Lobo v. Carleton University, 2012 ONCA 498 is a useful source of the law regarding liability of employees for torts connected to their employment:
 We would not give effect to this submission. This court's decision in Montreal Trust Co. of Canada v. Scotia McLeod Inc. (1995), 26 O.R. (3d) 481 set out the criteria that need to be met to establish personal liability. These are:
(1) the actions of the employees are themselves tortious; or
(2) the actions of the employees exhibit a separate identity or interest from that of the corporation or employer so as to make the act or conduct complained of their own.
As to the first basis, it is conceded that there is no plea in the fresh as amended statement of claim for fraud, deceit, dishonesty or want of authority on the part of the individual respondents.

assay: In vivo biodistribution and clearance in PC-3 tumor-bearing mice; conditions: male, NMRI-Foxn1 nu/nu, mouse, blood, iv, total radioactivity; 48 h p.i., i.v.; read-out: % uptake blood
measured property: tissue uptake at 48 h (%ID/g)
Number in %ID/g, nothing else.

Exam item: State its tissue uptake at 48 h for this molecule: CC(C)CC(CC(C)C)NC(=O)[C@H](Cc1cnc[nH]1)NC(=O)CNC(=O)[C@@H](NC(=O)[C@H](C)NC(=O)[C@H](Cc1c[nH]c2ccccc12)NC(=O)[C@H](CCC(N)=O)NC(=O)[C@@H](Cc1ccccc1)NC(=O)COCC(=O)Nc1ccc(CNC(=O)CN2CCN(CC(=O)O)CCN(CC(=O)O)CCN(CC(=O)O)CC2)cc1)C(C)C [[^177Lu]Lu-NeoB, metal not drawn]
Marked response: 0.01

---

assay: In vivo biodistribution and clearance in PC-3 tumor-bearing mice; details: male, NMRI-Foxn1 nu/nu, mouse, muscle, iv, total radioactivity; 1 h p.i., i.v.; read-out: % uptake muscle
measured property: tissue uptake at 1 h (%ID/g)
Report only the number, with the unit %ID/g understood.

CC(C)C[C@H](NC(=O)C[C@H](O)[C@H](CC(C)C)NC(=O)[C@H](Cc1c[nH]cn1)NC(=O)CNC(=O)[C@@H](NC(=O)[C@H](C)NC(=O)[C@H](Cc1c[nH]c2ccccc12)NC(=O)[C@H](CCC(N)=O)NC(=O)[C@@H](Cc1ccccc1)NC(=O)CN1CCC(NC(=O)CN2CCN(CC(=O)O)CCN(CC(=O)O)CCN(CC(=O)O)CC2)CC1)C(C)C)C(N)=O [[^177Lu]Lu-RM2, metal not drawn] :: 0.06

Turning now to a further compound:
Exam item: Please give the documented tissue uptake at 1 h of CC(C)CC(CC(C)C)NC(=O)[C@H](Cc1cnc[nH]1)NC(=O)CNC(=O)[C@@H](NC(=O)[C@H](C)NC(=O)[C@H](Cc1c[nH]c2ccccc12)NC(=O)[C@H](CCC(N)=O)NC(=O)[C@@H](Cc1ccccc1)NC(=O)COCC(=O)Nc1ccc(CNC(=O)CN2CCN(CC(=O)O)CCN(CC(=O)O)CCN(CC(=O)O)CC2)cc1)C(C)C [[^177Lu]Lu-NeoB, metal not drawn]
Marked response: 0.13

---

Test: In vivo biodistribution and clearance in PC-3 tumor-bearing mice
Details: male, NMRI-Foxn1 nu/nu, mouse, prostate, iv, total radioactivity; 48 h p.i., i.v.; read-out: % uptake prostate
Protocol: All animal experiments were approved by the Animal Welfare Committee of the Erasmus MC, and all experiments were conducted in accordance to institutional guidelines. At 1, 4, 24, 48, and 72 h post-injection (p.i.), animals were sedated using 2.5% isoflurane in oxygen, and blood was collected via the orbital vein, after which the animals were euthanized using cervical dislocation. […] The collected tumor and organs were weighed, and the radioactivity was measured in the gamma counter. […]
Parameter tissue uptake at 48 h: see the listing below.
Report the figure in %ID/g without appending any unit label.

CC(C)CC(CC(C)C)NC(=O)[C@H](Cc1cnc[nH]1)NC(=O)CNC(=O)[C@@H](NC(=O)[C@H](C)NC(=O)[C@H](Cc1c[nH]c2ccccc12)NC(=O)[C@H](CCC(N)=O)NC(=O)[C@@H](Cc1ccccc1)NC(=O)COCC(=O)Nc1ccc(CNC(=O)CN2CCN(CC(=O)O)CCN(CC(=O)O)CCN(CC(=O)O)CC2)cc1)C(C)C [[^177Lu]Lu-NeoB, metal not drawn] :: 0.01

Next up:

With respect to the second branch of the Scotia McLeod case, we agree with the motion judge, at para. 35, that "the amended pleading […] does little more than "window dress" the suggestion of a separate identity or interest of the named Defendants from that of [Carleton University]" and, at para. 32, that "the allegations made against each in pith and substance relate to decisions made within their ostensible authority as [Carleton University] employees". The fact that the individual respondents did not exhibit a separate identity or interest is confirmed by para. 145 of the fresh as amended statement of claim in which the appellants pleaded that, "As the employer of the individual Defendants, Carleton University, permitted or acquiesced the individual Defendants to act in the manner that they did and as such, is vicariously liable for their actions."